By Nancy Amdur
As Bay Area towns such as Redwood City and Fremont create plans for growth, city leaders and developers are taking into account suburban development trends.
“Suburbs are changing,” said Ed McMahon, a Washington, D.C-based senior resident fellow at the Urban Land Institute. “Aspects of urban life are moving to the suburbs.”
For example, suburbs are becoming less car oriented.
“Suburbs are building in more compact ways. The successful suburbs of the future are going to be the mixed-use suburbs that have a walkable center,” he said, and suburbs that are “drive-everywhere-for-everything suburbs” are going to become less competitive. McMahon moderated a panel of industry experts who spoke at a ULI event about suburban growth and density held in May in Oakland.
In Redwood City, redevelopment fund dollars helped transform the city’s downtown courthouse square into a central community gathering place, said Sean Brooks, economic development manager for Redwood City. The square now draws more than 150,000 visitors per year for events such as movies and concerts.
The city also pegged its downtown as a key area for growth and in 2011 adopted a Downtown Precise Plan that outlines rules for and encourages development in the district. Guidelines and codes in the plan simplify and speed up the entitlement process for developers, Brooks said, while expansion is limited with annual housing and office space caps.
Results have been positive as projects that started under the precise plan, including 116 apartments at 201 Marshall St. by Raintree Partners and 132 condominiums at 333 Main St. developed by Sares Regis Group of Northern California, are fully or close to fully leased, Brooks said. Additionally, a 334,000-square-foot speculative office development by Kilroy Realty Corp. and Hunter Storm was leased to cloud content management provider Box, Inc.
Fremont also is working to create a more urban downtown, said Jessica von Borck, Fremont’s assistant city manager. Plans include a mixed-use project by TMG Partners and Regis Homes Bay Area on a city-owned lot—which the developers will purchase—at State Street and Capitol Avenue. The project, which will include 145 residential units and 22,000 square feet of ground-floor retail space, will be the first mixed-use project in Fremont’s downtown, von Borck said.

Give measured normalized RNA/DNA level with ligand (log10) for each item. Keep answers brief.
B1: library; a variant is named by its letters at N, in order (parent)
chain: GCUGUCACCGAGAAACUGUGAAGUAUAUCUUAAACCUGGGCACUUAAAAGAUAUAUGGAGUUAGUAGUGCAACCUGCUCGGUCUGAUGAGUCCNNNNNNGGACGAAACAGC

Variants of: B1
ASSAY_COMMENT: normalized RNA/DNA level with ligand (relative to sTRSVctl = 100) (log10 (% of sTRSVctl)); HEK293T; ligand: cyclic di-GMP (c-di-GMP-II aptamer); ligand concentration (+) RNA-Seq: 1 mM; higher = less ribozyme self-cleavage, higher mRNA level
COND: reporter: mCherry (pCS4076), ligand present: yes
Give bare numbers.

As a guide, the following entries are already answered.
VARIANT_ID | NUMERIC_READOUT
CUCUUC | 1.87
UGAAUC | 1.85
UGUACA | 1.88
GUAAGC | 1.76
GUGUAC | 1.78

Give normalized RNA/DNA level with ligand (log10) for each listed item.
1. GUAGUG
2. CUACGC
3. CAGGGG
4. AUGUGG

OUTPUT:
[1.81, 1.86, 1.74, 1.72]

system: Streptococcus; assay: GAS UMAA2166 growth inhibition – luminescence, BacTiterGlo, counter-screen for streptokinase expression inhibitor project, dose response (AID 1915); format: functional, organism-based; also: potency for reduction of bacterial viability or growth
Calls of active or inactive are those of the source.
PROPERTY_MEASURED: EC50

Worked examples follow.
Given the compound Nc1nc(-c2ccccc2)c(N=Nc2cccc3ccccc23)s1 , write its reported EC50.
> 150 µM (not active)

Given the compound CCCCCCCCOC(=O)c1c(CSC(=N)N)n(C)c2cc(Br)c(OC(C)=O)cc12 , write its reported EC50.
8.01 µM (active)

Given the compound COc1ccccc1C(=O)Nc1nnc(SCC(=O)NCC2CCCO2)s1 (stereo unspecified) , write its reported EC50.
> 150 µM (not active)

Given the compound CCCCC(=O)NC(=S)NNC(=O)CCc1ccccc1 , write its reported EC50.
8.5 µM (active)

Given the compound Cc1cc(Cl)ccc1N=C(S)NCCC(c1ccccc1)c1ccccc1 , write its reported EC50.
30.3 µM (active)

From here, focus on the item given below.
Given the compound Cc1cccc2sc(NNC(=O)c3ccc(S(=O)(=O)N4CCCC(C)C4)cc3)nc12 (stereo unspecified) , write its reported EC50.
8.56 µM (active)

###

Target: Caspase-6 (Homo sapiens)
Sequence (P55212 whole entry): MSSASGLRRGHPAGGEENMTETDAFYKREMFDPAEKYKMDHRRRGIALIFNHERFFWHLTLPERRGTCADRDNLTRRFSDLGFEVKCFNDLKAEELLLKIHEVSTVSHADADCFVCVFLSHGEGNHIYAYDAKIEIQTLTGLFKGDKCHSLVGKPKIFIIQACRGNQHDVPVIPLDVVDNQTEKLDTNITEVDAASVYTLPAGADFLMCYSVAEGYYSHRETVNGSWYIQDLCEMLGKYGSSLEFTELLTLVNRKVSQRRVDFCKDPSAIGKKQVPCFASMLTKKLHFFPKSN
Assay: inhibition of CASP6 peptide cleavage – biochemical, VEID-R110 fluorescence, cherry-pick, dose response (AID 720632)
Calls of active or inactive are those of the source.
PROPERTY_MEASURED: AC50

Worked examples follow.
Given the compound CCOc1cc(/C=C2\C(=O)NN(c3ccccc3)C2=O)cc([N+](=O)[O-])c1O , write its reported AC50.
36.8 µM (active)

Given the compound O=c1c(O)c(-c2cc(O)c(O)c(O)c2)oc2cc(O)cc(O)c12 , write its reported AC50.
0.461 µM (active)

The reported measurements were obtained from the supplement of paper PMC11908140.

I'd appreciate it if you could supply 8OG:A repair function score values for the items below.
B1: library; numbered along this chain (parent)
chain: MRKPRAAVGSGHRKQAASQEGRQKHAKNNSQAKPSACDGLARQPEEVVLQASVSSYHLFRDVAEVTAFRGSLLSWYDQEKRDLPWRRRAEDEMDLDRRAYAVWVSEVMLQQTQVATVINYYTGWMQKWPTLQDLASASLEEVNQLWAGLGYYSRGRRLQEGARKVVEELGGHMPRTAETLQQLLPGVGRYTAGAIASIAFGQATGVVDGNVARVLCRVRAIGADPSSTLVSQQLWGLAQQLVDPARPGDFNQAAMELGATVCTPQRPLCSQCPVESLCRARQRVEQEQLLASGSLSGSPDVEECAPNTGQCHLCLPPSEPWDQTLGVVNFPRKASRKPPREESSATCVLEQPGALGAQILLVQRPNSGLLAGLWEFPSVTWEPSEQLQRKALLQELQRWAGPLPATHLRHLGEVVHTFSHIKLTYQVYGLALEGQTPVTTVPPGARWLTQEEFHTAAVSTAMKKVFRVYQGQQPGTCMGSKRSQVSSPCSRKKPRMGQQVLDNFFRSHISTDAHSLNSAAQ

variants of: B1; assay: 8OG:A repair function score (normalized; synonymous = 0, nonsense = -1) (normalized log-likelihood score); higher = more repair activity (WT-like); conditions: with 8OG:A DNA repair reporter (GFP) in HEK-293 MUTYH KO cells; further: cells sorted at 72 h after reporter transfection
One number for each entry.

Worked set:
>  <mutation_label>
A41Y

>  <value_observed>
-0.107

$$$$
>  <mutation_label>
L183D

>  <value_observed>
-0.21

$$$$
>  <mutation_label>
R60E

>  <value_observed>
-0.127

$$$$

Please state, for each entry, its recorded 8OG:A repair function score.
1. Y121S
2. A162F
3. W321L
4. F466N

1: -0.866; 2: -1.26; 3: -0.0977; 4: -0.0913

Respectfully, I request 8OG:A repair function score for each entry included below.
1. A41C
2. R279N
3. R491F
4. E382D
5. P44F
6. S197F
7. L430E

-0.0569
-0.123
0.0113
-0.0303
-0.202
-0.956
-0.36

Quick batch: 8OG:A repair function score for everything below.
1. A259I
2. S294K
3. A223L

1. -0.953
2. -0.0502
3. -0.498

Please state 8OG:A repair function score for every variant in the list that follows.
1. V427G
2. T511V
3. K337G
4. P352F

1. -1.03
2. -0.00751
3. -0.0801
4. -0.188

“We want to be a strategically urban modern city,” she said. “We want to preserve the quality of life we have while accommodating this growth.”
Placemaking is important, McMahon said, and “walkability boosts value in commercial and residential real estate.”
Danville-based BHV CenterStreet Properties, LLC also has a project under way in Fremont. The company aims to break ground this fall on its $77 million mixed-use Artist Walk development, said Brad Blake, co-founder and managing partner of BHV CenterStreet. The project, on 6.5 acres near the intersection of Fremont Boulevard and Thornton Avenue in the city’s Centerville district, will include about 185 rental residential units and 29,000 square feet of ground-floor retail space fronting Fremont Boulevard.
Working with the community proved to be a key part of the suburban development process, Blake said. “We had to develop community trust,” he said, adding that one lesson learned was “how to balance vision vs. reality.”
As suburbs become denser, one hurdle cities face is ensuring that residents are comfortable with growth.
“You only need density in a few places,” McMahon said, and successful suburbs typically designate these areas, such as transportation corridors or a downtown.
High-quality design helps overcome opposition to density. “You can’t just take more look-alike houses and stick them closer together and expect everyone to like that,” McMahon said. Also, public amenities such as parks, bike trails and sidewalks are important.
Further, density does not automatically translate to high-rises. “You can have an incredible amount of density without high-rise buildings,” he said.
“The communities that have successfully gotten lots of new density have been in places where they essentially tied a rope around density and said, ‘Here’s where the density is going to go, here’s where it’s not going to go.’ And the people who lived in single-family neighborhoods weren’t worried about getting high-rises [near their homes],” McMahon said.
Part of suburban growth is “about taking risks,” von Borck said. “It’s about understanding your community and your vision and being committed to it.”